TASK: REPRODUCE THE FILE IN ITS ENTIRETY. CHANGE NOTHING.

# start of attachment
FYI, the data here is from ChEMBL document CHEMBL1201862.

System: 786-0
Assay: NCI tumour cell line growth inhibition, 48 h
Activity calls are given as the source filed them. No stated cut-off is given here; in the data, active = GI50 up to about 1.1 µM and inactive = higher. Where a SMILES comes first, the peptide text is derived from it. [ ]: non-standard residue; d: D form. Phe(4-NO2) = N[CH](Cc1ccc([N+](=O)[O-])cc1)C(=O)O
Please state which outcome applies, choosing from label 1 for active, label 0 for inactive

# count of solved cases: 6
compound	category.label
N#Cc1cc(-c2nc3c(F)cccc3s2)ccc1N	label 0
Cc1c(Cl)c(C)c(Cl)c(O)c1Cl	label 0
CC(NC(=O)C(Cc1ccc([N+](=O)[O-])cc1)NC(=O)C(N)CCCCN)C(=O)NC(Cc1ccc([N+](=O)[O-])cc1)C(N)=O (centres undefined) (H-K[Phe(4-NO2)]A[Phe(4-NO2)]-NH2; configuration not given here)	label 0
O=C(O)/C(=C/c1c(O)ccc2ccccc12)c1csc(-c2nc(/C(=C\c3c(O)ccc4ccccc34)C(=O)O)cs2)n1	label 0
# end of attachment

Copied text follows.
FYI, the data here is from ChEMBL document CHEMBL1201862.

System: 786-0
Assay: NCI tumour cell line growth inhibition, 48 h
Activity calls are given as the source filed them. No stated cut-off is given here; in the data, active = GI50 up to about 1.1 µM and inactive = higher. Where a SMILES comes first, the peptide text is derived from it. [ ]: non-standard residue; d: D form. Phe(4-NO2) = N[CH](Cc1ccc([N+](=O)[O-])cc1)C(=O)O
Please state which outcome applies, choosing from label 1 for active, label 0 for inactive

# count of solved cases: 6
compound	category.label
N#Cc1cc(-c2nc3c(F)cccc3s2)ccc1N	label 0
Cc1c(Cl)c(C)c(Cl)c(O)c1Cl	label 0
CC(NC(=O)C(Cc1ccc([N+](=O)[O-])cc1)NC(=O)C(N)CCCCN)C(=O)NC(Cc1ccc([N+](=O)[O-])cc1)C(N)=O (centres undefined) (H-K[Phe(4-NO2)]A[Phe(4-NO2)]-NH2; configuration not given here)	label 0
O=C(O)/C(=C/c1c(O)ccc2ccccc12)c1csc(-c2nc(/C(=C\c3c(O)ccc4ccccc34)C(=O)O)cs2)n1	label 0